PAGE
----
It’s a great idea reasonably well executed. If you are on broadband you can access the game at http://www.thegreatflu.com/. Don’t try unless your connection is solid and speedy.
According to the game-makers website, the goal of the game is “to increase the awareness and the level of knowledge about viruses and the complex way viruses spread and evolve.”
The Great Flu is fundamentally a strategy game where you deploy assets in anticipation of or in response to emerging events. You decide what and where you should invest and you only have so much budget, so every choice begins to limit future choices.
If you make bad choices the number of infected and dead increase more rapidly. If you make good choices body-count slows and the spread across the planet can even be stopped.
Here are some of your action options and their cost. You have a budget of 2 billion Euros at the start of the game.
- Distribute face masks: 7 million Euros
- Improve health care: 20 million Euros
- Close schools: 10 million Euros
- Close markets: 5 million Euros
- Close airports: 250 million Euros
- Isoloate symptomatic individuals: 80 million Euros
- Establish early warning system: 100 million Euros
- Inform civilian:s 5 million Euros
- Improve research facilities: 200 million Euros
- Stockpile vaccine type A: 120 million Euros
- Stockpile vaccine type B: 120 million Euros
- Stockpile antiviral medicine: 100 million Euros
The game is slow to load and is mostly a visually enhanced interactive spreadsheet. By adjusting variables in one cell you impact other cells. Anyone who has played around with “dynamic” budgeting knows the basic drill.
The key to winning, if it can be called that, is timing. Early investments in research, surveillance, and basic health care will pay big benefits. The timing of where and when to stockpile vaccines and antivirals can get complicated and expensive. In this game, you are more likely to lose than win. And most “wins” still involve lots of disease and death. So does Grand Theft Auto. In managing a pandemic, so does the real world.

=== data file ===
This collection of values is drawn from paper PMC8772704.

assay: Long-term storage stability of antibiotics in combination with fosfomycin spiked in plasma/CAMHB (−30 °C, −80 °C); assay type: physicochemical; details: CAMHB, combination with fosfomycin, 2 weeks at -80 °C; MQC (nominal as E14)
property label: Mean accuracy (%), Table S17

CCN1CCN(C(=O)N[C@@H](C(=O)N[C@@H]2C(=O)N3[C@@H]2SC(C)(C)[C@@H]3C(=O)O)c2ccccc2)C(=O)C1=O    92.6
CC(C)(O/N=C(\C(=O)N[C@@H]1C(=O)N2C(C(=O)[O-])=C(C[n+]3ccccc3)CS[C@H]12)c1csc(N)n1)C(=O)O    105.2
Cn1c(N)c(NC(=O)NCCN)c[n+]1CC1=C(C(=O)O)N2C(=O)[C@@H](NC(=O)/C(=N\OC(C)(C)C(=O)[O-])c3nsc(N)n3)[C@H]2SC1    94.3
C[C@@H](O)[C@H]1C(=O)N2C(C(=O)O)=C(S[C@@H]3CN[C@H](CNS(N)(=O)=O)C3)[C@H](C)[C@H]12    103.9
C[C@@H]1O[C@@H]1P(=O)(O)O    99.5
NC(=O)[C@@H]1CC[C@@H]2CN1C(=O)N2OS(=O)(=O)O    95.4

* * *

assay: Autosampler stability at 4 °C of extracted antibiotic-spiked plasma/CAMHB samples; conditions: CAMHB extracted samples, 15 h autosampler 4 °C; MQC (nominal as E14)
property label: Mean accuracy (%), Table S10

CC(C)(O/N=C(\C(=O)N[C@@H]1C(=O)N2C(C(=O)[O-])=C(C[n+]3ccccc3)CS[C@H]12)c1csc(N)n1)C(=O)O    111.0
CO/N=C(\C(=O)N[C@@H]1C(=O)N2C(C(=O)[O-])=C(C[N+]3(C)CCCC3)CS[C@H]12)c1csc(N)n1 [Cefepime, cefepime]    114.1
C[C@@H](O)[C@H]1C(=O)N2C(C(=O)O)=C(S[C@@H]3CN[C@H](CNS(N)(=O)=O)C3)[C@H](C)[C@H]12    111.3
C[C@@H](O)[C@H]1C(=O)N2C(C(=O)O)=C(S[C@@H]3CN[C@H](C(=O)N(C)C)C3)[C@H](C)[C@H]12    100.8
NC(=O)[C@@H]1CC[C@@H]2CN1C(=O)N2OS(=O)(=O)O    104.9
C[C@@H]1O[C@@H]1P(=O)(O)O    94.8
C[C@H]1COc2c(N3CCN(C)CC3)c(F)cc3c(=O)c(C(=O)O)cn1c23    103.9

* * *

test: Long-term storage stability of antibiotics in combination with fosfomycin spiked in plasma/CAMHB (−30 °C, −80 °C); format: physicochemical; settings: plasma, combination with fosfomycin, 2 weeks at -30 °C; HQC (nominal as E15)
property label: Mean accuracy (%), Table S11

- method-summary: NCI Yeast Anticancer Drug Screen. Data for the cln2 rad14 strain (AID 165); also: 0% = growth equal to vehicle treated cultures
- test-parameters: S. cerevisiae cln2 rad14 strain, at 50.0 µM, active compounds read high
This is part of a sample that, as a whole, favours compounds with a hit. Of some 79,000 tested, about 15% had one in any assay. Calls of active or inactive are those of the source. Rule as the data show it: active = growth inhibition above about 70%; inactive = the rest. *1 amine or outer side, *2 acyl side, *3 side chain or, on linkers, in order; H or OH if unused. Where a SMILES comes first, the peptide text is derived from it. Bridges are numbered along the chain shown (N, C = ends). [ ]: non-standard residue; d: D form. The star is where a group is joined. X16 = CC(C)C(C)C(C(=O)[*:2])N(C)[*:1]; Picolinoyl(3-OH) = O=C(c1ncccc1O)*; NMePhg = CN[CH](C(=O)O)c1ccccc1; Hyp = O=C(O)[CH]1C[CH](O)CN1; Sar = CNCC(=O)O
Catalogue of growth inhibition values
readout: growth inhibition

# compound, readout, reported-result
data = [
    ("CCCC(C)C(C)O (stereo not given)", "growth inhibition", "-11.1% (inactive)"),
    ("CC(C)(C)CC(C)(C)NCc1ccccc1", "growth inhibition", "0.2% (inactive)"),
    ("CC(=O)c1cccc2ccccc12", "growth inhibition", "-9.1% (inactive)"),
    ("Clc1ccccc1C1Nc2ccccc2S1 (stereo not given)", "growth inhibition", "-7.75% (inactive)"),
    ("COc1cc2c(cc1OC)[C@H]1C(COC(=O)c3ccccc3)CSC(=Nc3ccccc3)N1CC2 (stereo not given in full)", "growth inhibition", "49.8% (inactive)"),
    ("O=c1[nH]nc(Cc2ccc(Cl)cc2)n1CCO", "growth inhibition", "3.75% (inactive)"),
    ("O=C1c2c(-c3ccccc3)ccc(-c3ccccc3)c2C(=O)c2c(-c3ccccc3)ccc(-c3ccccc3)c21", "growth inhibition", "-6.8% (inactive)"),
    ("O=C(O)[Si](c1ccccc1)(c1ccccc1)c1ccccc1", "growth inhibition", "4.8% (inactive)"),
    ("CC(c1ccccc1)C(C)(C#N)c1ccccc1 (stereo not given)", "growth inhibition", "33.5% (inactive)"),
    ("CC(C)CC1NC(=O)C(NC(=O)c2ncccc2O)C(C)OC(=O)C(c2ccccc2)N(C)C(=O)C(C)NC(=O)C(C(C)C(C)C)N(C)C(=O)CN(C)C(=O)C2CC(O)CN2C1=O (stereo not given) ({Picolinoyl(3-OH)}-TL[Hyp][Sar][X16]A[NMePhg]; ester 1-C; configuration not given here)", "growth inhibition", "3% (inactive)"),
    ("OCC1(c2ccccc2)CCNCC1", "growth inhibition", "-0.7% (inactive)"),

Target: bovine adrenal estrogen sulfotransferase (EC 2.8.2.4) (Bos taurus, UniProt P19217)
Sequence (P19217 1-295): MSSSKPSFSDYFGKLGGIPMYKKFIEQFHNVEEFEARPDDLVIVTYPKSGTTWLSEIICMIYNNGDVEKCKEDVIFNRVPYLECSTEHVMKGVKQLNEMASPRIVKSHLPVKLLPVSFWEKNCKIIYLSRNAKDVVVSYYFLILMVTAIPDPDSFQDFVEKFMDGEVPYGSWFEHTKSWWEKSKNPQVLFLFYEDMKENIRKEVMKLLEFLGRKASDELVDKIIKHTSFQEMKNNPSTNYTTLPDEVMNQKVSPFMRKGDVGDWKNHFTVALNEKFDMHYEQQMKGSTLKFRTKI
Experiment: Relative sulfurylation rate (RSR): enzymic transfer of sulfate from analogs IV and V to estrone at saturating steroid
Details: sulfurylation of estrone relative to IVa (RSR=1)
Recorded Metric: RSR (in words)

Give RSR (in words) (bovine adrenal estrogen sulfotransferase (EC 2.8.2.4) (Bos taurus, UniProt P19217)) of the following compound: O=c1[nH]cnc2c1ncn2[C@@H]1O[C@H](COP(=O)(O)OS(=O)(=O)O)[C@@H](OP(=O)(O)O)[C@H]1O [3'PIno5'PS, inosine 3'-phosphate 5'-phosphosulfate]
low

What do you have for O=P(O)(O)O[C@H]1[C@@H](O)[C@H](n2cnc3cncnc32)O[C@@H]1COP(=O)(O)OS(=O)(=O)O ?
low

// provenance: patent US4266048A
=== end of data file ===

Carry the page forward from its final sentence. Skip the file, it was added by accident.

On Thursday Treale Fristoe, a thoughtful critic of gaming, complained that, “It takes quite a while before the virus even appears, during which time the player can do nothing but wait (or quit, which I expect many players would do).” This is not precisely true. Because I know something about pandemic mitigation, I started deploying assets before there were any disease reports. But there is no way most players will realize this. Otherwise I agree with Fristoe’s balanced critique of what is good and bad in the game.
Fristoe hightlights the need for a tutorial. Even more helpful would be a user-friendly backgrounder. Most gamers don’t mind losing. In fact many find losing motivational. But then they want some clues to doing better. That would be a great moment to have easily available a user-friendly primer on pandemic preparedness… including washing your hands.
I bet the budget for The Great Flu was under $200,000 and I wouldn’t be surprised if it was designed and delivered in less than nine months (six months?). The return on investment will be high. It would have been even higher with a bit more investment. Just as in fighting a pandemic.
For the last ten years, until my semi-retirement last June, I was CEO of a small company that developed, among other things, “serious games” for corporate, defense, and homeland security clients. So I am biased, but this approach to public information and public education has enormous potential when it is done right.